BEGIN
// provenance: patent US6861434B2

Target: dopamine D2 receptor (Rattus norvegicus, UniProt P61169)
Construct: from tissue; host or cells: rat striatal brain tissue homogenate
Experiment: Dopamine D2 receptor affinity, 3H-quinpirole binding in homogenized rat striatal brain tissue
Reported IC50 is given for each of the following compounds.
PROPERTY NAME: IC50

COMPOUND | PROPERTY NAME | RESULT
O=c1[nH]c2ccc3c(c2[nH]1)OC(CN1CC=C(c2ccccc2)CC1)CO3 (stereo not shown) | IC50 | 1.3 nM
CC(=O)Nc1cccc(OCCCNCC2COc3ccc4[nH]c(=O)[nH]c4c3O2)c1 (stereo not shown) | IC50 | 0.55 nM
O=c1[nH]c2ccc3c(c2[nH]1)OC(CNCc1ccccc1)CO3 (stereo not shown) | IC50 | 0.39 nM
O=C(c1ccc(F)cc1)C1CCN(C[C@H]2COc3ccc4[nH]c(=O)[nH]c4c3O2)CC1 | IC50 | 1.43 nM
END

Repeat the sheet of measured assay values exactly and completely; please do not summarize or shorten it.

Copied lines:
// provenance: patent US6861434B2

Target: dopamine D2 receptor (Rattus norvegicus, UniProt P61169)
Construct: from tissue; host or cells: rat striatal brain tissue homogenate
Experiment: Dopamine D2 receptor affinity, 3H-quinpirole binding in homogenized rat striatal brain tissue
Reported IC50 is given for each of the following compounds.
PROPERTY NAME: IC50

COMPOUND | PROPERTY NAME | RESULT
O=c1[nH]c2ccc3c(c2[nH]1)OC(CN1CC=C(c2ccccc2)CC1)CO3 (stereo not shown) | IC50 | 1.3 nM
CC(=O)Nc1cccc(OCCCNCC2COc3ccc4[nH]c(=O)[nH]c4c3O2)c1 (stereo not shown) | IC50 | 0.55 nM
O=c1[nH]c2ccc3c(c2[nH]1)OC(CNCc1ccccc1)CO3 (stereo not shown) | IC50 | 0.39 nM
O=C(c1ccc(F)cc1)C1CCN(C[C@H]2COc3ccc4[nH]c(=O)[nH]c4c3O2)CC1 | IC50 | 1.43 nM